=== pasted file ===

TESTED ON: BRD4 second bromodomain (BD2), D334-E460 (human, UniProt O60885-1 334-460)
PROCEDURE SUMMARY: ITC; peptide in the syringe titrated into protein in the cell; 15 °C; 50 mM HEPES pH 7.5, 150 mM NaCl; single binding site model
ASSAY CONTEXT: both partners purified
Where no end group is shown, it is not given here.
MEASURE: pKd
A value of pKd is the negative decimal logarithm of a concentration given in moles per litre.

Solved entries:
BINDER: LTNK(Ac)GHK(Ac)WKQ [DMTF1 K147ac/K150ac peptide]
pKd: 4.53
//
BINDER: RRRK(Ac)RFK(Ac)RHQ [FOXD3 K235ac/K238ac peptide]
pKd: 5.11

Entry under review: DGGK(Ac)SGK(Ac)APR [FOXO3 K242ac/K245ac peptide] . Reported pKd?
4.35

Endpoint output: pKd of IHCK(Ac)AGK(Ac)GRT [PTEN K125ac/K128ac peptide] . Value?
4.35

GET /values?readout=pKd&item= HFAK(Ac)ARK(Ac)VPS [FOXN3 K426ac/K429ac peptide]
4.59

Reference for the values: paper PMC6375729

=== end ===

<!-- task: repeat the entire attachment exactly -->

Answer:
TESTED ON: BRD4 second bromodomain (BD2), D334-E460 (human, UniProt O60885-1 334-460)
PROCEDURE SUMMARY: ITC; peptide in the syringe titrated into protein in the cell; 15 °C; 50 mM HEPES pH 7.5, 150 mM NaCl; single binding site model
ASSAY CONTEXT: both partners purified
Where no end group is shown, it is not given here.
MEASURE: pKd
A value of pKd is the negative decimal logarithm of a concentration given in moles per litre.

Solved entries:
BINDER: LTNK(Ac)GHK(Ac)WKQ [DMTF1 K147ac/K150ac peptide]
pKd: 4.53
//
BINDER: RRRK(Ac)RFK(Ac)RHQ [FOXD3 K235ac/K238ac peptide]
pKd: 5.11

Entry under review: DGGK(Ac)SGK(Ac)APR [FOXO3 K242ac/K245ac peptide] . Reported pKd?
4.35

Endpoint output: pKd of IHCK(Ac)AGK(Ac)GRT [PTEN K125ac/K128ac peptide] . Value?
4.35

GET /values?readout=pKd&item= HFAK(Ac)ARK(Ac)VPS [FOXN3 K426ac/K429ac peptide]
4.59

Reference for the values: paper PMC6375729